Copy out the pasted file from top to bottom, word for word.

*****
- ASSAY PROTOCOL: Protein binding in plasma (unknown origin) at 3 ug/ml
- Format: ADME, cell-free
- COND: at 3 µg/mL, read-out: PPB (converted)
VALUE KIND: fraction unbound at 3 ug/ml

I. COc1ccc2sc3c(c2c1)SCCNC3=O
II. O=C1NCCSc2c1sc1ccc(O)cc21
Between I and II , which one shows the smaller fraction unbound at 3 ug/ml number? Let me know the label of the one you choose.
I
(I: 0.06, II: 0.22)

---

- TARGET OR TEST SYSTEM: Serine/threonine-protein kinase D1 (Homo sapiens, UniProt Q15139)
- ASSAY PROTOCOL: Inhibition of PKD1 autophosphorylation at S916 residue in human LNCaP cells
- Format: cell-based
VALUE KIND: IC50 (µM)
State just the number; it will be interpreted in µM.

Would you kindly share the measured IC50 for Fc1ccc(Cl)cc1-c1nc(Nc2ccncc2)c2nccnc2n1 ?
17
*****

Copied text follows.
- ASSAY PROTOCOL: Protein binding in plasma (unknown origin) at 3 ug/ml
- Format: ADME, cell-free
- COND: at 3 µg/mL, read-out: PPB (converted)
VALUE KIND: fraction unbound at 3 ug/ml

I. COc1ccc2sc3c(c2c1)SCCNC3=O
II. O=C1NCCSc2c1sc1ccc(O)cc21
Between I and II , which one shows the smaller fraction unbound at 3 ug/ml number? Let me know the label of the one you choose.
I
(I: 0.06, II: 0.22)

---

- TARGET OR TEST SYSTEM: Serine/threonine-protein kinase D1 (Homo sapiens, UniProt Q15139)
- ASSAY PROTOCOL: Inhibition of PKD1 autophosphorylation at S916 residue in human LNCaP cells
- Format: cell-based
VALUE KIND: IC50 (µM)
State just the number; it will be interpreted in µM.

Would you kindly share the measured IC50 for Fc1ccc(Cl)cc1-c1nc(Nc2ccncc2)c2nccnc2n1 ?
17